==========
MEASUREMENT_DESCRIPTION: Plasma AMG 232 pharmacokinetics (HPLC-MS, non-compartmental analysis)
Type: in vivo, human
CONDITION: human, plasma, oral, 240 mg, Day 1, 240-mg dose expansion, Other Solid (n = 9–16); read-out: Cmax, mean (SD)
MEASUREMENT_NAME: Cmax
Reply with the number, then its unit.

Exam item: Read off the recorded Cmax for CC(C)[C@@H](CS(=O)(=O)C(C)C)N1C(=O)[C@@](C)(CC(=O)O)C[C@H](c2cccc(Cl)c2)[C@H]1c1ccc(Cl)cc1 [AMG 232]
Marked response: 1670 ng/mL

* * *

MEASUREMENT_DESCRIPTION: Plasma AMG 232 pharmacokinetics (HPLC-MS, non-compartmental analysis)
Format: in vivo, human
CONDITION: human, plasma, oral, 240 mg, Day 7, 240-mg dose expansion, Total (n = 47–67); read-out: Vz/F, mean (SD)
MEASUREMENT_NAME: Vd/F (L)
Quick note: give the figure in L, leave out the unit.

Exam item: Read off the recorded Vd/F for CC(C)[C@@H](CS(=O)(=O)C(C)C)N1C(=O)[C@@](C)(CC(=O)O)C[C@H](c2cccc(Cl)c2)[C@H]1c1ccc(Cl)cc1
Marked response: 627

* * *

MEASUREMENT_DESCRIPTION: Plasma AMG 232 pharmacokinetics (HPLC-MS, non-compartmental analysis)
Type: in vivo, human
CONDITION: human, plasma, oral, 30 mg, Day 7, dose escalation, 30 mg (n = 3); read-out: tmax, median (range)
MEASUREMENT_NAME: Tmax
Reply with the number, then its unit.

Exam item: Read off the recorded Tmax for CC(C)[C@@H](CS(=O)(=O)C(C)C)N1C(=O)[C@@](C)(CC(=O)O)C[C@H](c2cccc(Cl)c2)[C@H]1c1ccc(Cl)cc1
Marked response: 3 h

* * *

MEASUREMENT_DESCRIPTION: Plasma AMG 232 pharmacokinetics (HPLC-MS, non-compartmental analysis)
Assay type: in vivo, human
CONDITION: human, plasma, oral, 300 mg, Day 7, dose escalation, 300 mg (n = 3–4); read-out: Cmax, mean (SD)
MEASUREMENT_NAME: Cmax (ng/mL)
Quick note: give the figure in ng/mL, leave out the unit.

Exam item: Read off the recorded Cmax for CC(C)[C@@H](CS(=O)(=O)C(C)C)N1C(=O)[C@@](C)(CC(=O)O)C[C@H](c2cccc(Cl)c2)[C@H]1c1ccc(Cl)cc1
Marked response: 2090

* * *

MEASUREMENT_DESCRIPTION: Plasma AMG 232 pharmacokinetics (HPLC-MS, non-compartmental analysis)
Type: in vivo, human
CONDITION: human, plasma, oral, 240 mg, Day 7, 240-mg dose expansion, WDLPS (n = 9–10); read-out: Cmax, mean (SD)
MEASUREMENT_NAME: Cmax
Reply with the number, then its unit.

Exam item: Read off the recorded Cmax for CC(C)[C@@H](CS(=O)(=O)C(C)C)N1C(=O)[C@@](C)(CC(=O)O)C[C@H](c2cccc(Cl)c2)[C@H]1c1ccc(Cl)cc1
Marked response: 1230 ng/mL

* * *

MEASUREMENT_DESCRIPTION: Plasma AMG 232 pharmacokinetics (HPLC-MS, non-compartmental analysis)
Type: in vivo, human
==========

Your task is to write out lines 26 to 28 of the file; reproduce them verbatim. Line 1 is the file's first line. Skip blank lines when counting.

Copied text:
Assay type: in vivo, human
CONDITION: human, plasma, oral, 300 mg, Day 7, dose escalation, 300 mg (n = 3–4); read-out: Cmax, mean (SD)
MEASUREMENT_NAME: Cmax (ng/mL)